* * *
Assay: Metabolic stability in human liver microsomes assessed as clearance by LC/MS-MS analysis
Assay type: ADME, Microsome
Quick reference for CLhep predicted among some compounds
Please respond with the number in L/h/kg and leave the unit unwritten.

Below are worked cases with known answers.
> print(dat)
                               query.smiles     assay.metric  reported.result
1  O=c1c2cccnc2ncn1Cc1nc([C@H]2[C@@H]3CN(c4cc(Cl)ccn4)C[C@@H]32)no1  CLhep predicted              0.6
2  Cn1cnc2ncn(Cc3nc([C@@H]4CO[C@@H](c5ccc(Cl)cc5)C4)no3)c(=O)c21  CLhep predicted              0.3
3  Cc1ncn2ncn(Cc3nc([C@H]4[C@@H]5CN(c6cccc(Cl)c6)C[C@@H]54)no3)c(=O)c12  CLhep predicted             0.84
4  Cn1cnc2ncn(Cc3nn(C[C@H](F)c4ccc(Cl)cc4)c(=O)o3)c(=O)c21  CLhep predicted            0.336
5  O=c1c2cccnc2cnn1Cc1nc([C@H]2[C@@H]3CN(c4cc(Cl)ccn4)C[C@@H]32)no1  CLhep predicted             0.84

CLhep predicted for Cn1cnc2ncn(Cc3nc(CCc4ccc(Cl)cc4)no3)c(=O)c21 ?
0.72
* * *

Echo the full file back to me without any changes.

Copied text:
Assay: Metabolic stability in human liver microsomes assessed as clearance by LC/MS-MS analysis
Assay type: ADME, Microsome
Quick reference for CLhep predicted among some compounds
Please respond with the number in L/h/kg and leave the unit unwritten.

Below are worked cases with known answers.
> print(dat)
                               query.smiles     assay.metric  reported.result
1  O=c1c2cccnc2ncn1Cc1nc([C@H]2[C@@H]3CN(c4cc(Cl)ccn4)C[C@@H]32)no1  CLhep predicted              0.6
2  Cn1cnc2ncn(Cc3nc([C@@H]4CO[C@@H](c5ccc(Cl)cc5)C4)no3)c(=O)c21  CLhep predicted              0.3
3  Cc1ncn2ncn(Cc3nc([C@H]4[C@@H]5CN(c6cccc(Cl)c6)C[C@@H]54)no3)c(=O)c12  CLhep predicted             0.84
4  Cn1cnc2ncn(Cc3nn(C[C@H](F)c4ccc(Cl)cc4)c(=O)o3)c(=O)c21  CLhep predicted            0.336
5  O=c1c2cccnc2cnn1Cc1nc([C@H]2[C@@H]3CN(c4cc(Cl)ccn4)C[C@@H]32)no1  CLhep predicted             0.84

CLhep predicted for Cn1cnc2ncn(Cc3nc(CCc4ccc(Cl)cc4)no3)c(=O)c21 ?
0.72